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I've read here that in order to create a file inside a directory in Linux, one should have write permission to that directory. However when examining this (in Ubuntu Server 14) it did not worked.

osboxes@osboxes:~$ mkdir mydir

osboxes@osboxes:~$ chmod 200 mydir

osboxes@osboxes:~$ ls -l
d-w------- 2 osboxes osboxes 4096 May 25 09:52 mydir

osboxes@osboxes:~$ touch mydir/myfile
touch: cannot touch 'mydir/myfile': Permission denied

only after adding execute permissionto mydir I could touch that file. So execute permissions are also needed in order to touch a file?

EDIT: from @Pablo Bianchi ref I learn that

Write (w)

The ability to rename files in the directory, create new files, or delete existing files, if you also have Execute permissions. If you don't have execute perms, then write perms are meaningless."

So I guess that execute perms are ndeed required in order to use write perms to create new files.

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  • @PabloBianchi not exectly. I understood from it that the x bit on directories is considered to be as a "search bit" or "traverse bit", i.e needed to be set when we want to read some file in it. But I just want to create a new file (not caring of existing files in it). Why x is needed on mydir when I want to touch mydir/myfile ?
    – user112112
    May 26 '20 at 15:58
  • To start with, which Linux distro have you installed (Ubuntu server, Ubuntu desktop, Kubuntu, Lubuntu, Xubuntu, Ubuntu MATE, Mint, et al.), & which release number? Different releases have different tools for us to recommend. Please click edit & add that to your question, so all facts we need are in the question. Please don't use Add Comment, since that's our one-way channel to you. All facts about your PC should go in the Question with edit as this is a Q&A site, not a general forum, so things work differently here.
    – K7AAY
    May 26 '20 at 16:46
  • x bit is not a "search bit", it means the ability to access the content of the files in the directory. The r bit may be more related to a search bit, since is the one that let you list the filenames. May 26 '20 at 19:20
  • "But I just want to create a new file (not caring of existing files in it)." You don't, but the system has to care whether the file exists or not.
    – muru
    May 27 '20 at 4:03
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A directory is nothing else than a file, but it is a special file which contains a list of hardlinks to the files and subdirectories (which are also indeed files).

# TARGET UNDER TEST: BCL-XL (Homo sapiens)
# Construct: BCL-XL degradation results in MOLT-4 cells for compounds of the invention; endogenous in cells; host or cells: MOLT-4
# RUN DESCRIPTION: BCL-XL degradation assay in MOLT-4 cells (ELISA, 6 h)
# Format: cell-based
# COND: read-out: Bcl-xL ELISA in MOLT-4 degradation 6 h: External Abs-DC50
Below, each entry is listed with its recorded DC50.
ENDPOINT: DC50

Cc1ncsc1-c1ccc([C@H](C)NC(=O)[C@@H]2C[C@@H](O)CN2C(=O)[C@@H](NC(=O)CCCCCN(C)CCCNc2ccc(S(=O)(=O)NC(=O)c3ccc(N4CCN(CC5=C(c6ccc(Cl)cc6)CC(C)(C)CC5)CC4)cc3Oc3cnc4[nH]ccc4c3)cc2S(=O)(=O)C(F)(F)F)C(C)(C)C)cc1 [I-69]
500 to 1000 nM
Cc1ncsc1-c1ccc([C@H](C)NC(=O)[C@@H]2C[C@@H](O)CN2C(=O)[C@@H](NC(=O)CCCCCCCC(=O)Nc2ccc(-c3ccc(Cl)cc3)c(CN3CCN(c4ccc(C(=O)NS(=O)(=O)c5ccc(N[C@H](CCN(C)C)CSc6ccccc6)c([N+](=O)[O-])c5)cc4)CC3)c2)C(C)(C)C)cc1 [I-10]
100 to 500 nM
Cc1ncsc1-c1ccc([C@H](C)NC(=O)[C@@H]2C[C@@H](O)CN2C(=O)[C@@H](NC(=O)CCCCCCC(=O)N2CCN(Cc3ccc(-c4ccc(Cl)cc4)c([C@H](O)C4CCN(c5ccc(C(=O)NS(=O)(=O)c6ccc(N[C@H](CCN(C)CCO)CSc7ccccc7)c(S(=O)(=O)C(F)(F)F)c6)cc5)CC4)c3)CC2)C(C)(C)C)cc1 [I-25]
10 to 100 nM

If you have read permissions for a directory, you are able to read the list of hardlinks.

If you have write permissions for a directory you are able to modify the list of hardlinks.

The execute permission is like a door to the next level, if you have execute permission, the door is open. If you don't have execute permission, the door is closed.

If you want to create a file in a directory, you need to be able to modify the list of hardlinks, thus you need write permission for the directory. But that's just a directory-entry, the file itself will reside behind the door, so you need execute permission to open the door.

Imagine a room with a table inside it. On the door is a list with the furniture in the room, the list contains only the word 'table'. Now you want to add a chair to the table in the room. You add the word 'chair' to the list on the door. And you need to open the door to bring the chair inside.

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From the start, after creating your directory, you should have all the persimissions for yourself to read write and execute.

Right after mkdir if you use ls -l command the output should be like this

drwxr-xr-x 2 osboxes osboxes 4096 May 25 09:52 mydir

In order to return to that configuration you could run :

chmod 755 mydir

If you just want to remove all permsissions to anyone but you

chmod go-rx mydir

It could be useful to read more about Understanding Linux Permissions and chmod Usage

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  • yes I know I have sufficient permissions uppon mkdir, I am just exploring unix permissions and wondering why execute permission is needed in order to create files in a directory.
    – user112112
    May 26 '20 at 15:54

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